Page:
If you would like to introduce some razzle-dazzle into your container displays this summer, I would suggest hunting down an unusual South African member of the mint family called Hemizygia ‘Candy Kisses’ (zone 9-11).
In the wild, Hemizygia (syn. Syncolostemon) needs to contend with drought and fire. It does this by producing a woody swollen root crown called a lignotuber. This tuberous crown holds starches to get the plant through times of deprivation and fire while keeping dormant buds intact and ready to grow.
You would never know that this lovely sagebush (Hemizygia) was so embattled by looking at it. It grows to 2 feet tall in this area; has fleshy, variegated foliage with a creamy edge; gaudy dark purple stems; and tall, upright, pinkish-purple blooms.
In flower, ‘Candy Kisses’ is not shy. For the earlier part of the summer you will be enjoying the variegated foliage and it will look akin to a variegated mint. The flowers will appear in late summer. If you grow it in a container, take it inside once the weather cools and it will continue to grow through the winter.
In terms of its cultural requirements, ‘Candy Kisses’ is a real treat. It is a dependable, no-nonsense member of the mint family—easy to grow in part shade to full sun while handling heat and drought like a champion. Give it a good pruning after flowering to keep its shape. Like other members of the mint family, its aromatic foliage acts as a pest deterrent for deer, rabbits and the like.
Another South African beauty that I am delighted to see in the nursery trade is the Cape mallow (Anisodontea × hypomadara). I fell in love with this mallow years ago when I was visiting the Royal Horticultural Society’s garden at Wisley in Surrey, England. It grows to a little over 4 feet tall and maintains a nice form—flowering throughout the summer to frost. It has a quintessential mallow flower with a happy, hibiscus-type face that modulates from light pink to dark.
An exotic annual that we have grown successfully for years in the garden is Cape fuchsia (Phygelius). They act in a similar fashion to dahlias in a seasonal display, providing good height (generally 3-4 feet), flowering prolifically, and adding structure to the border with their nice shrubby form. Unlike dahlias with their showy, full-rounded heads, Cape fuchsias have tubular flowers that dangle gracefully from spires.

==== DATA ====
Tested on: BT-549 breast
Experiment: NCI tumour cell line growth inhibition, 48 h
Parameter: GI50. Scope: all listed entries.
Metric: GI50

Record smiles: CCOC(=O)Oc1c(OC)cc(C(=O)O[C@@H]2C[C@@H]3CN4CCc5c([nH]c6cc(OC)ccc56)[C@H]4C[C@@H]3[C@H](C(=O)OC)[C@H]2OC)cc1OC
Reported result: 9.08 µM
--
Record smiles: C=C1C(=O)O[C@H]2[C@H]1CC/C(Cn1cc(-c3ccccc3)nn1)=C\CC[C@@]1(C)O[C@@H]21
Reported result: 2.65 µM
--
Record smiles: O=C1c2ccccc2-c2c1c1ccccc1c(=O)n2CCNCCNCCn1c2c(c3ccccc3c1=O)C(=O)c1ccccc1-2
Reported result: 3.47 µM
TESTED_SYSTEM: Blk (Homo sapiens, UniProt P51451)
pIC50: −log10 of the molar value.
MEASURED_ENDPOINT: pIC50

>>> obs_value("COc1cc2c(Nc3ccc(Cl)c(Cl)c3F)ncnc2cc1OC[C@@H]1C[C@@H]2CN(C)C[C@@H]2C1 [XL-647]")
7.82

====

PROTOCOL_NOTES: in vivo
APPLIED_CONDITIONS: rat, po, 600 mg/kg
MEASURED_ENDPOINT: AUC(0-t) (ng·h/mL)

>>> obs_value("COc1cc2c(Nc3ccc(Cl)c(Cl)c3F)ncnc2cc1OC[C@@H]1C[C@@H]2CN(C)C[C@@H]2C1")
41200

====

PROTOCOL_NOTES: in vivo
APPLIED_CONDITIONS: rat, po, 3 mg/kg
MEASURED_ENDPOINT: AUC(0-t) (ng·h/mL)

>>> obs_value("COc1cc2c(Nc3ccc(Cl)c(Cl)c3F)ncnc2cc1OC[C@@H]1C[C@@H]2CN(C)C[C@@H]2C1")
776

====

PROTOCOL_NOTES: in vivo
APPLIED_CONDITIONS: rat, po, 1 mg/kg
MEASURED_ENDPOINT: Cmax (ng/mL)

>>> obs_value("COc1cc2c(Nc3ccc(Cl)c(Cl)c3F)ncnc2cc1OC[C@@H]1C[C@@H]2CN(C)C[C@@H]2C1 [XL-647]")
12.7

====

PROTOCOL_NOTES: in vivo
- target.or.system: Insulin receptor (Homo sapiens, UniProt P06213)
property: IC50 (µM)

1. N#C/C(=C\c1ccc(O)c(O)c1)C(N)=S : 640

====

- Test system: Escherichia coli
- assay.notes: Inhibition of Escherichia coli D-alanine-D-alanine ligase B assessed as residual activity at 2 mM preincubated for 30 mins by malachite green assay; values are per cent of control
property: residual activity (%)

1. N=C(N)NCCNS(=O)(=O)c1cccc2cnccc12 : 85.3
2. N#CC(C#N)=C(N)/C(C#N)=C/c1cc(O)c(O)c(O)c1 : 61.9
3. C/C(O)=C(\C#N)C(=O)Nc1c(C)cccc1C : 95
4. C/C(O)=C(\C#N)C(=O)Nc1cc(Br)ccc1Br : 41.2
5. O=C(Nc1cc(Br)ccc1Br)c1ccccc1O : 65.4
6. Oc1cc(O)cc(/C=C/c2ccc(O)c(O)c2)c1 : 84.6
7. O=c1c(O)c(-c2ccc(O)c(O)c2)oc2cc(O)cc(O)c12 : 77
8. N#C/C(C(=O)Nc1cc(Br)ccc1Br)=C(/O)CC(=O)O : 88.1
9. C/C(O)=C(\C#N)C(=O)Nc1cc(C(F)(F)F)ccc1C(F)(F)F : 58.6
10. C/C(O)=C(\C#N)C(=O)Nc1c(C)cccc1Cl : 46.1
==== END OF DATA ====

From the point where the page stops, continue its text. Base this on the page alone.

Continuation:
Two varieties to look for are the 3-4 foot tall ‘Devil’s Tears’, which displays a predictably red flower that will bleed through your border, and the 4 foot tall ‘Winchester Fanfare’ that produces candelabra spires of blooms in salmon with a yellow throat. Newer on the scene is the compact Phygelius ‘Tie Dye Yellow Submarine’. This pipsqueak only reaches 10-14 inches and is covered with bright yellow tubular flowers.
A final wonder from South Africa that can be grown successfully in our region as an annual is the showy lion’s ears (Leonotis leonurus). It can reach 4-6 feet tall, but pinch it early in the season to create a nicer compact form. It is a latecomer in the garden, and the fuzzy orange flowers look like a tropical bee-balm on steroids from late summer through the fall—just in time to create a powerful color contrast with tropical sages (Salvia) or more commonplace asters and mums.
Images courtesy of Wikimedia Commons.
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